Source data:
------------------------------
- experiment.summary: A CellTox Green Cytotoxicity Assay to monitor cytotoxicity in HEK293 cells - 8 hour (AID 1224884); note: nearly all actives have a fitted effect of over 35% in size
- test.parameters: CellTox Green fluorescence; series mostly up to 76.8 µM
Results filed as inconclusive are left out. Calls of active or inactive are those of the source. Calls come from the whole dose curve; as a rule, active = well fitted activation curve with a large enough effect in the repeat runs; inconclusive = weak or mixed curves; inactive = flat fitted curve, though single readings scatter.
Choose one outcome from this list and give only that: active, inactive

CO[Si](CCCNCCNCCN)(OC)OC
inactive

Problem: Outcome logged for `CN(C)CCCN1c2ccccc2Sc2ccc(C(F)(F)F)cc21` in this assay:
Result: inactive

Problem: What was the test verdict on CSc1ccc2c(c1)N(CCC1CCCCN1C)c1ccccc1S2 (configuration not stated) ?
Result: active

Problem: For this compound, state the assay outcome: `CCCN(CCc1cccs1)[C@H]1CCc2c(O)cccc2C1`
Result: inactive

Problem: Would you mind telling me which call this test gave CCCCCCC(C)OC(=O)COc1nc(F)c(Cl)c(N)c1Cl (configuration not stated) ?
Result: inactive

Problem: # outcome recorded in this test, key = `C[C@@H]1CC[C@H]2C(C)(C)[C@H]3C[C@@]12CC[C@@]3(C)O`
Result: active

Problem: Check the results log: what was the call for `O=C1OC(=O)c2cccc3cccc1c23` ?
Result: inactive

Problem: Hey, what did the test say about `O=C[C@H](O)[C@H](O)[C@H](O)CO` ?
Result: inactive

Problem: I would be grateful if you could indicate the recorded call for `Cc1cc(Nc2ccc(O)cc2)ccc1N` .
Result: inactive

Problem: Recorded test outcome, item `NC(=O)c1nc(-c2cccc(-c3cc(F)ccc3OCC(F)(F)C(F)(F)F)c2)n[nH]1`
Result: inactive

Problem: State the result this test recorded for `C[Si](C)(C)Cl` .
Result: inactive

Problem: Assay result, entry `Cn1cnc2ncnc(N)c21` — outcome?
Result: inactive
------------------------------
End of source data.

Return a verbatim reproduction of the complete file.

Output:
- experiment.summary: A CellTox Green Cytotoxicity Assay to monitor cytotoxicity in HEK293 cells - 8 hour (AID 1224884); note: nearly all actives have a fitted effect of over 35% in size
- test.parameters: CellTox Green fluorescence; series mostly up to 76.8 µM
Results filed as inconclusive are left out. Calls of active or inactive are those of the source. Calls come from the whole dose curve; as a rule, active = well fitted activation curve with a large enough effect in the repeat runs; inconclusive = weak or mixed curves; inactive = flat fitted curve, though single readings scatter.
Choose one outcome from this list and give only that: active, inactive

CO[Si](CCCNCCNCCN)(OC)OC
inactive

Problem: Outcome logged for `CN(C)CCCN1c2ccccc2Sc2ccc(C(F)(F)F)cc21` in this assay:
Result: inactive

Problem: What was the test verdict on CSc1ccc2c(c1)N(CCC1CCCCN1C)c1ccccc1S2 (configuration not stated) ?
Result: active

Problem: For this compound, state the assay outcome: `CCCN(CCc1cccs1)[C@H]1CCc2c(O)cccc2C1`
Result: inactive

Problem: Would you mind telling me which call this test gave CCCCCCC(C)OC(=O)COc1nc(F)c(Cl)c(N)c1Cl (configuration not stated) ?
Result: inactive

Problem: # outcome recorded in this test, key = `C[C@@H]1CC[C@H]2C(C)(C)[C@H]3C[C@@]12CC[C@@]3(C)O`
Result: active

Problem: Check the results log: what was the call for `O=C1OC(=O)c2cccc3cccc1c23` ?
Result: inactive

Problem: Hey, what did the test say about `O=C[C@H](O)[C@H](O)[C@H](O)CO` ?
Result: inactive

Problem: I would be grateful if you could indicate the recorded call for `Cc1cc(Nc2ccc(O)cc2)ccc1N` .
Result: inactive

Problem: Recorded test outcome, item `NC(=O)c1nc(-c2cccc(-c3cc(F)ccc3OCC(F)(F)C(F)(F)F)c2)n[nH]1`
Result: inactive

Problem: State the result this test recorded for `C[Si](C)(C)Cl` .
Result: inactive

Problem: Assay result, entry `Cn1cnc2ncnc(N)c21` — outcome?
Result: inactive